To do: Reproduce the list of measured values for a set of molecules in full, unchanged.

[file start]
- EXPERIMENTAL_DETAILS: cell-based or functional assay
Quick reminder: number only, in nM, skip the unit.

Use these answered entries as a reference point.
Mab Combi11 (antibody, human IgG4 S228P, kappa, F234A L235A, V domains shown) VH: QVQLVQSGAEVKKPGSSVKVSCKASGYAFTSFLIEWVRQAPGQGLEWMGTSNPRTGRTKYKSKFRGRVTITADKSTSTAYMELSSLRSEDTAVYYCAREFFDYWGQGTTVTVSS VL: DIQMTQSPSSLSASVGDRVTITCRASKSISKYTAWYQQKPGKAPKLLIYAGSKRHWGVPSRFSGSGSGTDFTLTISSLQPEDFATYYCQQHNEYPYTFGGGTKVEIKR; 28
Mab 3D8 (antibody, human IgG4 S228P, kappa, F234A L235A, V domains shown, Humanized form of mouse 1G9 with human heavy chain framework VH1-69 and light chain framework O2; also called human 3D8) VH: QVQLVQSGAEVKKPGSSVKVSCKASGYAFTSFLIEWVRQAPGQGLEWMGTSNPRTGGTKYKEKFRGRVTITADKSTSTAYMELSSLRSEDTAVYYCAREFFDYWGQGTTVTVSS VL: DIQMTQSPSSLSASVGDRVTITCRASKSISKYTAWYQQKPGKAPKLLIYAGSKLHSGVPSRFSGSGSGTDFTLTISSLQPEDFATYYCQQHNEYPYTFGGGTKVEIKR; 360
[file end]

- EXPERIMENTAL_DETAILS: cell-based or functional assay
Quick reminder: number only, in nM, skip the unit.

Use these answered entries as a reference point.
Mab Combi11 (antibody, human IgG4 S228P, kappa, F234A L235A, V domains shown) VH: QVQLVQSGAEVKKPGSSVKVSCKASGYAFTSFLIEWVRQAPGQGLEWMGTSNPRTGRTKYKSKFRGRVTITADKSTSTAYMELSSLRSEDTAVYYCAREFFDYWGQGTTVTVSS VL: DIQMTQSPSSLSASVGDRVTITCRASKSISKYTAWYQQKPGKAPKLLIYAGSKRHWGVPSRFSGSGSGTDFTLTISSLQPEDFATYYCQQHNEYPYTFGGGTKVEIKR; 28
Mab 3D8 (antibody, human IgG4 S228P, kappa, F234A L235A, V domains shown, Humanized form of mouse 1G9 with human heavy chain framework VH1-69 and light chain framework O2; also called human 3D8) VH: QVQLVQSGAEVKKPGSSVKVSCKASGYAFTSFLIEWVRQAPGQGLEWMGTSNPRTGGTKYKEKFRGRVTITADKSTSTAYMELSSLRSEDTAVYYCAREFFDYWGQGTTVTVSS VL: DIQMTQSPSSLSASVGDRVTITCRASKSISKYTAWYQQKPGKAPKLLIYAGSKLHSGVPSRFSGSGSGTDFTLTISSLQPEDFATYYCQQHNEYPYTFGGGTKVEIKR; 360